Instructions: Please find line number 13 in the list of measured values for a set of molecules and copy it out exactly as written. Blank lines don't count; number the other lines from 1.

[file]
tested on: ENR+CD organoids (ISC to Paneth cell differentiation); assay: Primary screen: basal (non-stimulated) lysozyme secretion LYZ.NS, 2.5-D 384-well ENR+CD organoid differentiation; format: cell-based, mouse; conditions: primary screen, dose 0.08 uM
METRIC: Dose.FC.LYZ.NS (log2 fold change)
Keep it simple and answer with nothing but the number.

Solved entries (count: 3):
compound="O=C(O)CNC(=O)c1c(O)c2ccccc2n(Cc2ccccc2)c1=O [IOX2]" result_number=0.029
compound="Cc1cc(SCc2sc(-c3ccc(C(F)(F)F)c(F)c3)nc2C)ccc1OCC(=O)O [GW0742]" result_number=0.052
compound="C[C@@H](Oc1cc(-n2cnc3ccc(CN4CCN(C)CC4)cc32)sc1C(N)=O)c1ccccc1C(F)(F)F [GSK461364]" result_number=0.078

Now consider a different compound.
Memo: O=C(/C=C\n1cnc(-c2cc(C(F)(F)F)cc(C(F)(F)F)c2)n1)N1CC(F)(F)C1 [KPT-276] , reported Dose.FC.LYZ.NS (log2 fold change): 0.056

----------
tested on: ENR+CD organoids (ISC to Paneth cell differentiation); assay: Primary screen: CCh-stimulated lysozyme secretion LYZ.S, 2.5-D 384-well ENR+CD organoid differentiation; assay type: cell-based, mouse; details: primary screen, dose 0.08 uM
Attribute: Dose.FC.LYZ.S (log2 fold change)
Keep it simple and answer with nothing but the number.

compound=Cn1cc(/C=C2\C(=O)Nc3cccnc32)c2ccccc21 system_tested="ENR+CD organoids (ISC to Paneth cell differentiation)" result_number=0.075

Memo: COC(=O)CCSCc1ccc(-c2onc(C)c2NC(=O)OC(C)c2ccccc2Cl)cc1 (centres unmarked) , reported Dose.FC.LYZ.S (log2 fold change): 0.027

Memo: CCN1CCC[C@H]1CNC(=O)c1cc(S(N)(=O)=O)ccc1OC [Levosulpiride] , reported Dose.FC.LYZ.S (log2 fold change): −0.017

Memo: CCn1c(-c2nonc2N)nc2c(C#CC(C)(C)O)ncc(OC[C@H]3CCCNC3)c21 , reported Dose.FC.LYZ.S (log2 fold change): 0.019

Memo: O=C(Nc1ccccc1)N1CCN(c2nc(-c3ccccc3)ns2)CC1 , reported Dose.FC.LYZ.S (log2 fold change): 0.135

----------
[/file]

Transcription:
Keep it simple and answer with nothing but the number.